Dogs are everywhere, and we love them! But occasionally, we may wonder if this has always been the case. Have our beloved canines been our closest companions from the dawn of humankind? The answer is yes! And the paintings of history are testimony of this. These furry friends have always been dear to us.
Dogs have been shown as being man’s closest friend in many stories, novels, songs, and works of art throughout human history. In ancient tombs and caves, there are pictures of dogs illustrating the incredible bond between man and his canine companion. Even the most renowned painters, such as Pablo Picasso and Frida Kahlo, could not resist the allure of canine companionship and painted them in their paintings.
If you adore puppies as much as we do and would like to add a dog painting to your house, we have compiled a list of five of the most renowned dog paintings in art history.
Dogs Playing Poker by Cassius Marcellus Coolidge
Regarding famous art with dogs, C.M. Coolidge’s “Dogs Playing Poker” is the most well-known. However, this painting series is Coolidge’s most iconic and noteworthy artwork.
It is important to note that Dogs Playing Poker does not refer to a single painting. In actuality, it is the title of a series of 18 paintings of dogs by the artist. In 1903, Brown and Bigelow’s publishing house commissioned this series to market cigars.
All 18 paintings depict amusing, humanized dogs in various humanistic situations, such as smoking cigars, drinking beer, on a road trip, and playing poker, football, and baseball. However, only eleven of these 18 paintings portray poker-faced dogs playing cards around a table.
The Dogs Playing Poker series is the most well-known artwork due to its incorporation into popular culture. These paintings have been featured in various art publications, books, films, television series, and art exhibitions since their conception.
The Hay Wain, 1821 by John Constable
The Hay Wain is undoubtedly the most well-known and one of the most famous dog paintings by the English painter John Constable. The oil painting depicts two black horses carrying a hay wagon through shallow water. A few only indicate the white metal rims of the wheels. The journey’s destination is visible in the back right corner of the field. Workers are busy mowing and loading hay.
Old farmer Willy Lot, after whom the left cottage was named, must have been alive at the time of creation. The cottage appears in another painting by the artist. However, it is only a minor character in this artwork.
A lady, not he, exits the cottage to collect water. On the vertical below, a little puppy attracts the viewer’s attention to the hay wagon. Constable added the dog towards the conclusion of the painting process. In addition, he offers compositional balance to the hay cart.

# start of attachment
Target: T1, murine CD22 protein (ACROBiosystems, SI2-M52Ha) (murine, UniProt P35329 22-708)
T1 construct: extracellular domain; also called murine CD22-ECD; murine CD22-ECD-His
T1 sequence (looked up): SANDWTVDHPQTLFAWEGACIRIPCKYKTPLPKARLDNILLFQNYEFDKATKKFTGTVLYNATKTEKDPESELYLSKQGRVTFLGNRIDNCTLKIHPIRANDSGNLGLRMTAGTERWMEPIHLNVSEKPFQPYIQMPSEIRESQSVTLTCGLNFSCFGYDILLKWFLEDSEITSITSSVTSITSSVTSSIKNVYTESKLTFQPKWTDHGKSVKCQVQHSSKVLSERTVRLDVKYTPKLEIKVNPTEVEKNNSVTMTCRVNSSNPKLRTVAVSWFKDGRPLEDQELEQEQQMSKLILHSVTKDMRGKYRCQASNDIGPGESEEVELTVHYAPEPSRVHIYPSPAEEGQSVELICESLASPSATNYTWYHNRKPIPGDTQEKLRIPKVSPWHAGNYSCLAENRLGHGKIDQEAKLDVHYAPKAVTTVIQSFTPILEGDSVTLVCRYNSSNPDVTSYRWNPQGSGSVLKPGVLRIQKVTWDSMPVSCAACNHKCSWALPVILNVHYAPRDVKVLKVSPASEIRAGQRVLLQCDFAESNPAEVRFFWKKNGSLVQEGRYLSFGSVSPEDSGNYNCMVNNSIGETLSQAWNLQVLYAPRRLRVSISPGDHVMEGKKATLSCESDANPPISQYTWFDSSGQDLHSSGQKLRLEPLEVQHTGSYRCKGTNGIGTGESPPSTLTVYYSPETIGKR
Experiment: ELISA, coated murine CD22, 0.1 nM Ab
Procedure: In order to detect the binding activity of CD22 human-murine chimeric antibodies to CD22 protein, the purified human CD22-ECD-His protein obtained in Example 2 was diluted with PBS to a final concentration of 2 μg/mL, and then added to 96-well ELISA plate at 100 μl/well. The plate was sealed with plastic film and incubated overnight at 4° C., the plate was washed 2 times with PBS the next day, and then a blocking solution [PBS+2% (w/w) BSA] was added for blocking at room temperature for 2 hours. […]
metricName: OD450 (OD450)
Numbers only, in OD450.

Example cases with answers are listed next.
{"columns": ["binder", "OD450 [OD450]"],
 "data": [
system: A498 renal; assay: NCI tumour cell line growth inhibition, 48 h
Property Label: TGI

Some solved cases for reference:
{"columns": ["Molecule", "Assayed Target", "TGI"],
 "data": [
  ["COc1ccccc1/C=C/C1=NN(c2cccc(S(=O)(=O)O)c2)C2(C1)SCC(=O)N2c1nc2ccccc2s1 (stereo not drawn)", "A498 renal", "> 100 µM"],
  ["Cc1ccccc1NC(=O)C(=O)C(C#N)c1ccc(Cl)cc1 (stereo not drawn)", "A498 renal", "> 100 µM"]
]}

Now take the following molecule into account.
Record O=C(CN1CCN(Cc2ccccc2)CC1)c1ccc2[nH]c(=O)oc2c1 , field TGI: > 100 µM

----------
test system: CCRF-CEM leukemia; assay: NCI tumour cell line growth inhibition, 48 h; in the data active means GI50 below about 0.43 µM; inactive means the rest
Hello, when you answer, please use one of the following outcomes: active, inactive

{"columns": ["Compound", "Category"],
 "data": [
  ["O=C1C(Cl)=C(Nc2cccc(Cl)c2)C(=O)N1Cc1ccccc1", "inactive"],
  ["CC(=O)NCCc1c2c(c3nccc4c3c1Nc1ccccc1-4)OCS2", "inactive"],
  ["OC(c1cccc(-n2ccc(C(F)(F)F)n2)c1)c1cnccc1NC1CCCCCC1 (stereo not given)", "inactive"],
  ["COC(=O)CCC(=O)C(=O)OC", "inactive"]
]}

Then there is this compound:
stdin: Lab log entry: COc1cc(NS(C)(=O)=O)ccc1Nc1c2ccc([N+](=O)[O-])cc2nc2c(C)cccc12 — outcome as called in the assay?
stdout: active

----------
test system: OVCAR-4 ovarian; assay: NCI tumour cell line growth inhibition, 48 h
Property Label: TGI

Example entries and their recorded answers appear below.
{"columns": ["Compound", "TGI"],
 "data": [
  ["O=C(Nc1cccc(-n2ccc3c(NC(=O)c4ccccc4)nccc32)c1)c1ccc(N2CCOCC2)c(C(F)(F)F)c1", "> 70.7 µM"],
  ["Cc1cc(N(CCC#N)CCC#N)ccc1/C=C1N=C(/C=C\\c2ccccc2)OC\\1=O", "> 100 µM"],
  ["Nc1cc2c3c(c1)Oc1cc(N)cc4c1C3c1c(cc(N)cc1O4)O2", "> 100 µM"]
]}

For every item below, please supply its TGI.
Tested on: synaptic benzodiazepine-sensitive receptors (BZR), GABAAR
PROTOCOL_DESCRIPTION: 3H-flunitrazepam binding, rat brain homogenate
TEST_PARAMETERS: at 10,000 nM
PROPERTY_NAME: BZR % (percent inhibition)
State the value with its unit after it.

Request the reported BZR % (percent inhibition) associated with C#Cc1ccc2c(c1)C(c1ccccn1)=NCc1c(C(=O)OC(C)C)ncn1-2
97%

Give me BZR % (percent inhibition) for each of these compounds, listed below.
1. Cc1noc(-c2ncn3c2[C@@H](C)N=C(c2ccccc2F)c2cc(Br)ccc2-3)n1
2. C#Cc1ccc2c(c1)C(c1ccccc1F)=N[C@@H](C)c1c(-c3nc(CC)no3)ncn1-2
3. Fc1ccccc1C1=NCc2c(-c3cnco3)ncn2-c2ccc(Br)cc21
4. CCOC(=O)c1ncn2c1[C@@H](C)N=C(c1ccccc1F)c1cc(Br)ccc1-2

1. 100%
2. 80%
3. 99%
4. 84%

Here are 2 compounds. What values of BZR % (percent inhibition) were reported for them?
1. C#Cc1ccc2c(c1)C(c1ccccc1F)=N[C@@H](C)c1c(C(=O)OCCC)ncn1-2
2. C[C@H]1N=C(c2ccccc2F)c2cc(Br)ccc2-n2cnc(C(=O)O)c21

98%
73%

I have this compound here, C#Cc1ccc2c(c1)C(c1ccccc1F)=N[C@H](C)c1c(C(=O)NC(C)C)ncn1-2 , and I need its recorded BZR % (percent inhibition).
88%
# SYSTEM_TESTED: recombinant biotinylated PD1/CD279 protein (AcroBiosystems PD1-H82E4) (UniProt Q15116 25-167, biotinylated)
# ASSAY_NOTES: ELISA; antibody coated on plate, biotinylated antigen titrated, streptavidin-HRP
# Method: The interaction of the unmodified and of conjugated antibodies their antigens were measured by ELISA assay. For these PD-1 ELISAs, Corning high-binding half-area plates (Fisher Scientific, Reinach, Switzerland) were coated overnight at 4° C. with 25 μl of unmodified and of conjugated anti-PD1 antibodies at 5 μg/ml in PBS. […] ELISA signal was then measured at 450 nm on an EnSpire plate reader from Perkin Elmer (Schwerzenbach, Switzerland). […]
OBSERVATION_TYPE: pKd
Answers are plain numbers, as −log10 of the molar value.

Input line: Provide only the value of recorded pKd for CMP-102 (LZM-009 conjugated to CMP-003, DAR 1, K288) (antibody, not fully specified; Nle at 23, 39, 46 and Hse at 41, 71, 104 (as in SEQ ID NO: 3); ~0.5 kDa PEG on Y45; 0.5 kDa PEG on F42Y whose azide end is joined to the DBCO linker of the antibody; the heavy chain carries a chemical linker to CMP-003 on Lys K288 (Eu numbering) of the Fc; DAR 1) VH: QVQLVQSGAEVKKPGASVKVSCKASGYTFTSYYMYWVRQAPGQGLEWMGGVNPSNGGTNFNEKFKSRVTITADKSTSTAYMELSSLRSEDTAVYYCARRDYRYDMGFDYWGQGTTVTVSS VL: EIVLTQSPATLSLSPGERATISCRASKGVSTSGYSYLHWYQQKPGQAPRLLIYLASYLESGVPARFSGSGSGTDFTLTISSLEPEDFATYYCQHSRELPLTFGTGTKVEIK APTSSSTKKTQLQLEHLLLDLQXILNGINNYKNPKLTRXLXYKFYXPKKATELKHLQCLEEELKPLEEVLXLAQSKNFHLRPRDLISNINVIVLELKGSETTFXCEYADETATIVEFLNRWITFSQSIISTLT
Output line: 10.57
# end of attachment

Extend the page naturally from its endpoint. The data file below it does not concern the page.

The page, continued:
Hunting Dogs by Edmund Henry Osthaus
Edmund Henry was born in Hildesheim, Germany, in 1858. To learn painting, he attended lessons at the Royal Academy of Arts. He was influenced by several prominent painters of his period, who taught him diverse painting styles and methods.
Edmund Henry is renowned for depicting rough landscapes and hunting dogs in paintings. His artwork “Hunting Dogs” depicts three dogs standing alertly and awaiting the hunt. Edmund Henry skillfully painted the three hunting dogs to convey their innate affinity for the hunt. The painting is so precise that each dog appears to have a separate personality.
Edmund Henry was both an athlete and an artist. He enjoyed dogs and birds. The majority of his creative work focuses on dogs, particularly hunting dogs. He is undoubtedly the most famous dog-painting artist.
Dogs in a Boat by Winslow Homer
Homer composed several works influenced by the outdoor activities and landscape around the North Woods Club in the Adirondack Mountains. This painting is one of several hunting targets. Five dogs are crammed inside a boat, maybe awaiting order or enjoying a rest after deer hunting.
The dogs seen in the artwork waiting in a boat seem to have the training to find and drive deep into the water, where they would finally weaken and drown. Over graphite on paper, Homer utilized sponging and scraping to create this watercolor painting. Homer employed numerous layers of russets, browns, and greens to illustrate the fall trees and thinner layers to depict light bouncing off the boat. Finally, the artist created the virtuosic reflection on the water by scraping and repainting.
He sponged out a figure on the opposite side of the boat, perhaps a human, and puddled the dogs’ coats. Again, the painting displays Homer’s fully developed technical abilities.
Suspense by Charles Burton Barber
Charles Burton Barber was an English artist from 1845 until 1894. This work typifies the kind of painting he is most known for portraits of youngsters with their pets.
In this 1894 painting, a little blonde girl with blue eyes recites the grace before her meal. A chair is next to her bed. Her dog Jack Russell Terrier has discovered the ideal position to observe the egg and toast on the young girl’s breakfast tray.
A little tabby kitty sits on the other side of the praying youngster, partially beneath the bedsheets and peering at the food. The cat and the dog wish to share dinner with their little mistress. Barber depicts this moment of suspense and expectation.
Does the child share with her animals? Or does she kick them both from the bed once she has finished praying? It is possible that the artist created the suspense to be made into commercial prints.
Dogs have played a significant role in art, painting, sculpture, and other forms of expression. Our four-legged canine companions have considerably affected art history, and dog paintings are essential in the art world.